That was a tough crowd.
Do not become weary in doing good, for at the proper time you will reap a harvest, if you do not give up. Galatians 6:9
wizardofsorts
View Profile
Special user
Chicago, IL
935 Posts

Profile of wizardofsorts
I guess what I'm looking for our comedy strategies to use to springboard my work. Things such as re-incorporation/recall, unexpected events, comedy in threes, etc. Do you know what I mean? Are there some dos and don'ts of corporate comedy?

Edd
Edd Fairman, Wizard of Sorts is a corporate magician available for your next trade show, hospitality suite, client luncheon, or company event. http://www.wizardofsorts.com
Doug Arden
View Profile
Special user
885 Posts

Profile of Doug Arden
Edd:

Pretty much all I do is adult corporate shows and what seems to work very well for me, among other things, is the "magician in trouble" routines. They seem to find it very entertaining when I "lead them down the garden path and turn the hose on them" so to speak. A lot of people comment favorably about this after my shows.

Doug
Dannydoyle
View Profile
Eternal Order
20250 Posts

Profile of Dannydoyle
I still say people are people.

Why is that tough? What makes people laugh makes them laugh. People by their very nature by and large want to have fun.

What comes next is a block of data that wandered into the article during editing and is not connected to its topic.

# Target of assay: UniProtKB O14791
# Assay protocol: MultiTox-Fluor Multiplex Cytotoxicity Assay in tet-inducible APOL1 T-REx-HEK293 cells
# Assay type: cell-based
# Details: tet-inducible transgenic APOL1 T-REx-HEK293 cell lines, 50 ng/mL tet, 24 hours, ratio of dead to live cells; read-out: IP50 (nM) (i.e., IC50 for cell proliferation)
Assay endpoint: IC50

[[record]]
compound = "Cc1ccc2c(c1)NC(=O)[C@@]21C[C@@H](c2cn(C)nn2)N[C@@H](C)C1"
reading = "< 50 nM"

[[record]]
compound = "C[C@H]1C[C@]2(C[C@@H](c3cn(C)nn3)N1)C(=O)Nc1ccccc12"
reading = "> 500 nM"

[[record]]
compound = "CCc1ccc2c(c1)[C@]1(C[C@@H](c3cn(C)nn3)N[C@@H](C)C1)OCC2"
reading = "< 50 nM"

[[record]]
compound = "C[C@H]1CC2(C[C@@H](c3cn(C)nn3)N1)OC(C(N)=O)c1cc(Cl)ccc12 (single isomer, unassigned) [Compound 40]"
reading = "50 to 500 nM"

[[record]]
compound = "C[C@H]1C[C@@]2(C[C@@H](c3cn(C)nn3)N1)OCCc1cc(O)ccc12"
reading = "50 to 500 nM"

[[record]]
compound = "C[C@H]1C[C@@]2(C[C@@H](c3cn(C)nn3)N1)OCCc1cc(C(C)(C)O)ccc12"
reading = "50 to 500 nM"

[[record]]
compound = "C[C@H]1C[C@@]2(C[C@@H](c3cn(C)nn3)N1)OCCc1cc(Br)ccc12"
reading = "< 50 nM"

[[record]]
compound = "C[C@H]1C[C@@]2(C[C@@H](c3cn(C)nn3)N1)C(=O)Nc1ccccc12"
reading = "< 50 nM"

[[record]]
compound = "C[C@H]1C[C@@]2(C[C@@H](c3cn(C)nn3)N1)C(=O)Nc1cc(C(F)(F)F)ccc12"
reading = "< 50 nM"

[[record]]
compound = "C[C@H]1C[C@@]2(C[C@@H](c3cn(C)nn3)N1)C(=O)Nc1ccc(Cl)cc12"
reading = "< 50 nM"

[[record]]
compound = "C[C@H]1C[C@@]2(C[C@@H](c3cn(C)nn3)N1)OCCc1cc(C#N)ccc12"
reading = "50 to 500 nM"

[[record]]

If your not getting laughs from a given audience, it is not the audiences fault.
Danny Doyle
<BR>Semper Occultus
<BR>In a time of universal deceit, telling the truth is a revolutionary act....George Orwell
wizardofsorts
View Profile
Special user
Chicago, IL
935 Posts

Profile of wizardofsorts
I've never blamed my audience. I'm not working in this market much yet. I'm working on material. So, maybe I should just ask, what do people (above the age of 18) find funny?

Edd
Edd Fairman, Wizard of Sorts is a corporate magician available for your next trade show, hospitality suite, client luncheon, or company event. http://www.wizardofsorts.com
nathanallen
View Profile
Special user
Des Moines, Iowa, USA
522 Posts

Profile of nathanallen
Just don't take yourself too seriously. Have fun with the group. I agree with previous posters - funny is funny, whether they be execs or chicken-pluckers. People are people. If you're just getting started in this market, I would sell your act as squeaky-clean, then it wouldn't be too far of a jump from what it sounds like you're doing now. Then you can get a few corporates under your belt, get a feel for the venues, audiences, and pacing of the events, without the added stress of trying out an hour's worth of brand-new material. Good luck!
Nathan Allen, The Maniac of Magic
www.maniacofmagic.com

To buy a prop is nothing.
To write a good routine is something.
To really entertain an audience is everything.
harris
View Profile
Inner circle
Harris Deutsch
8687 Posts

Profile of harris